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Stalagmite Valley

Dreamed recurrently, 1902?-1907 by Maude Meagher

I entered into a valley; it was long and very deep. I could not see the end of it, but the sides were steep, of mellow stone coloured dimly in yellow and rose and blue. From the floor of the valley had grown innumerable weathered pillars of stone--like stalagmites. Some were low and some were very tall.

On one of these, one taller than most, but less tall than some, I knew was my destined place, and I found myself upon it, sitting woeful and rebellious because I could not make myself heard by the people on the other stalagmites.

These people had no form; I could not see them, but I knew that they were there, sitting singly like myself I strained out toward them in spite of a fear of falling, and called, but a wind that blew forlornly through the valley carried my words away, and I had a sense that only a few disjointed ones reached the invisible ears.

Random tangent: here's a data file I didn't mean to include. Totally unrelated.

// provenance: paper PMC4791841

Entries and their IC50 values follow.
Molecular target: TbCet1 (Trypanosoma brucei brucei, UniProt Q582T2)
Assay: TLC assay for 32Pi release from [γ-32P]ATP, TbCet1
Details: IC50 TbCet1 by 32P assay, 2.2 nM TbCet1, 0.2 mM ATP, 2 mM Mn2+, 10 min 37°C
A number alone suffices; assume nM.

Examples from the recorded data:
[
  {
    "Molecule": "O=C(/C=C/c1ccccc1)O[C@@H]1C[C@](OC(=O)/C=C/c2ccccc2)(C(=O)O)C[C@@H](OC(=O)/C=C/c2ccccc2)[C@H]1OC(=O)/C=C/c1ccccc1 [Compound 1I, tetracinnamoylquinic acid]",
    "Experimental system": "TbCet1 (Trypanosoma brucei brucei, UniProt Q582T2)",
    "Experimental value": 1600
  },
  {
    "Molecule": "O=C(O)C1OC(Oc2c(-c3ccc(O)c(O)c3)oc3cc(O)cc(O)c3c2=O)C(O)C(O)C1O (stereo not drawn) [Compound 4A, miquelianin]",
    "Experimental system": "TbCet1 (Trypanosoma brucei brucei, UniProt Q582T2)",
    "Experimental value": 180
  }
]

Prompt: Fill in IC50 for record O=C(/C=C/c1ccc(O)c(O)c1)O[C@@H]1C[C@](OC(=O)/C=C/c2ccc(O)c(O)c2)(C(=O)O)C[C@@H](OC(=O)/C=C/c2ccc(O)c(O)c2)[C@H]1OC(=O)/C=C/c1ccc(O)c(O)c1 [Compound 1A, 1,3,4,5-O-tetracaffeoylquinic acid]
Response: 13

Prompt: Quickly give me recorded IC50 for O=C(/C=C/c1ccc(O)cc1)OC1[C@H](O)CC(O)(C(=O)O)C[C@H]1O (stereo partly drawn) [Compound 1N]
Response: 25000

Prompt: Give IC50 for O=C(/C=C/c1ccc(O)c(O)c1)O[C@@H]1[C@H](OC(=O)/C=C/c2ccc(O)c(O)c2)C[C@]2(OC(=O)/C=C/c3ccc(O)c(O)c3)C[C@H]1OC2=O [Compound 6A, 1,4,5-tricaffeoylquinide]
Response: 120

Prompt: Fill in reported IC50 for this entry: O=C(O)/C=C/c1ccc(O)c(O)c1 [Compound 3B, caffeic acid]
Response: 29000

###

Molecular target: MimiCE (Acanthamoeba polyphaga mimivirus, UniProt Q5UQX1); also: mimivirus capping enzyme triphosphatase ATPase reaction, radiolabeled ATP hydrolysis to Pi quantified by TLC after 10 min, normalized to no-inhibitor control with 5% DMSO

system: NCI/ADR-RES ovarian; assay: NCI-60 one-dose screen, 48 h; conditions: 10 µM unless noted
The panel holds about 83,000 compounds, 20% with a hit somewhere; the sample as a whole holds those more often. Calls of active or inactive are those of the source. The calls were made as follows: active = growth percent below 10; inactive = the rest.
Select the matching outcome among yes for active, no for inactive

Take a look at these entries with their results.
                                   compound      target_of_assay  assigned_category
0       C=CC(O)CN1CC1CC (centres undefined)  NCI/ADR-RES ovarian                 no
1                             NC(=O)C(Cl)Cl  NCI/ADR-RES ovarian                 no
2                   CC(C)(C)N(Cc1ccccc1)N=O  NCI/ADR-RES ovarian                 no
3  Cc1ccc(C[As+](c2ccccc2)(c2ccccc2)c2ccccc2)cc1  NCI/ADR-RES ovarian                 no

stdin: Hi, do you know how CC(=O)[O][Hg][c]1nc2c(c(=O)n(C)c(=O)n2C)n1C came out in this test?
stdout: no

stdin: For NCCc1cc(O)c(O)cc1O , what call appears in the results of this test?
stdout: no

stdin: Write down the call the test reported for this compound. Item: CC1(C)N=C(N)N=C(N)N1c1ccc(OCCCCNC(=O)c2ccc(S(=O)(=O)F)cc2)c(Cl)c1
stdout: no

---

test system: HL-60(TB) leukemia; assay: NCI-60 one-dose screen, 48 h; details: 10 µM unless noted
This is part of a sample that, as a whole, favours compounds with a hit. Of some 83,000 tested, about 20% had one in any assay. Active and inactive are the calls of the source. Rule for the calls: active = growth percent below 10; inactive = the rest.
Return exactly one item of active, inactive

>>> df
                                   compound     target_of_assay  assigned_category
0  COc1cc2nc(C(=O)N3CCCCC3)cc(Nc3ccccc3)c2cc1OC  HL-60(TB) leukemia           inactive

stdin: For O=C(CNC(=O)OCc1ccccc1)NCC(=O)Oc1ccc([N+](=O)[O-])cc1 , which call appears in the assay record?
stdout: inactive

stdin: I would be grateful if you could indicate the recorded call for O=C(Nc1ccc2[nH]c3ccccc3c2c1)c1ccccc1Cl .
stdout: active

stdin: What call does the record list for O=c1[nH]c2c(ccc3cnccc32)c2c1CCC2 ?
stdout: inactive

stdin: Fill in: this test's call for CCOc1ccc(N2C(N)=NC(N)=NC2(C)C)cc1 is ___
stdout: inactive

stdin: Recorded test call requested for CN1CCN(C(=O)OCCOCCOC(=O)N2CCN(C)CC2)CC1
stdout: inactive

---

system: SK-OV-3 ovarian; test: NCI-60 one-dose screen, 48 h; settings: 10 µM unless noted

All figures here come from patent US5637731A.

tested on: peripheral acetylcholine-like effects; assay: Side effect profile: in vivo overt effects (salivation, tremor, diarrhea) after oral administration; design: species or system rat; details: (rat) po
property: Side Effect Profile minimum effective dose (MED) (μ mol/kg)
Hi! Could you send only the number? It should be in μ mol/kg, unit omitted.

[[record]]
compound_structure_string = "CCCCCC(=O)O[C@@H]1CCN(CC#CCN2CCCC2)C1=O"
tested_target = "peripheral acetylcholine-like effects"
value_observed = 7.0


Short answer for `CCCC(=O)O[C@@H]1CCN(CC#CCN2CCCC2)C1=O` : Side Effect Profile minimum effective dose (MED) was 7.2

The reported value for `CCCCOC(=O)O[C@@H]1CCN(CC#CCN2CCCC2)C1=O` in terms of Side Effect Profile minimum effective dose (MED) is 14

It was a sad and anxious dream. I always woke from it feeling unbearably oppressed and lonely.


I can put a nearly exact date to the end of this recurrent dream. It was in my twelfth year, when I made my first intimate friend, a giggling schoolgirl, with whom I lived the usual busy schoolgirl life for a year. After I met her I never had the dream again.

I wrote it down from memory in my fifteenth year.

--Maude Meagher

account from The Dream World (Ed. R.L. Megroz, 1939)


Meagher wasn't just looking for a friend. In college she fell in love with a woman composer, lived and traveled happily with a series of women; with her last lover she built a historic house and settled down to publish her own magazine for years. She acted and sang in college, reported for the San Francisco Chronicle, bummed around Europe, wrote quite poetic novels about Amazons and dreamers. Still, the sexual discretion still necessary when she wrote Megroz (c.1935) made it unwise for her to reveal if it was friendship that ended her nightmare at twelve, or love.

To me the dream seems prescient. Not fatalistic, but warning of the Well of Loneliness if she hid her sexuality--and her voice. And the other column-sitters ignoring her voice may well symbolize homophobia.

Whether she could openly acknowledge it or not, she sure acted on the dream's warning: sought love openly and never looked back.

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